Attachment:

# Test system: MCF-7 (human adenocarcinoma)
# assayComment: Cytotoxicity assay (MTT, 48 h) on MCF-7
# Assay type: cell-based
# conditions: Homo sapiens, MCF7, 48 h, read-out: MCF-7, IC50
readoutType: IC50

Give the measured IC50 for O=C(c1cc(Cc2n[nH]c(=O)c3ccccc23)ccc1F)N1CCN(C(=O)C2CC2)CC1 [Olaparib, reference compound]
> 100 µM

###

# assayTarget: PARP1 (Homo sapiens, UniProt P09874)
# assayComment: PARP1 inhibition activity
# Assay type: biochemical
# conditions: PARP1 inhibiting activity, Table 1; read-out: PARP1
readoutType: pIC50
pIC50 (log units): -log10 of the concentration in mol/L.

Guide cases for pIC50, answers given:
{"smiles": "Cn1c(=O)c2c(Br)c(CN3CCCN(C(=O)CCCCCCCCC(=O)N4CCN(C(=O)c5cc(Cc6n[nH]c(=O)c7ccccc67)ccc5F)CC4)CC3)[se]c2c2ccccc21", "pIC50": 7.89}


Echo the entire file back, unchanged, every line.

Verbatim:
# Test system: MCF-7 (human adenocarcinoma)
# assayComment: Cytotoxicity assay (MTT, 48 h) on MCF-7
# Assay type: cell-based
# conditions: Homo sapiens, MCF7, 48 h, read-out: MCF-7, IC50
readoutType: IC50

Give the measured IC50 for O=C(c1cc(Cc2n[nH]c(=O)c3ccccc23)ccc1F)N1CCN(C(=O)C2CC2)CC1 [Olaparib, reference compound]
> 100 µM

###

# assayTarget: PARP1 (Homo sapiens, UniProt P09874)
# assayComment: PARP1 inhibition activity
# Assay type: biochemical
# conditions: PARP1 inhibiting activity, Table 1; read-out: PARP1
readoutType: pIC50
pIC50 (log units): -log10 of the concentration in mol/L.

Guide cases for pIC50, answers given:
{"smiles": "Cn1c(=O)c2c(Br)c(CN3CCCN(C(=O)CCCCCCCCC(=O)N4CCN(C(=O)c5cc(Cc6n[nH]c(=O)c7ccccc67)ccc5F)CC4)CC3)[se]c2c2ccccc21", "pIC50": 7.89}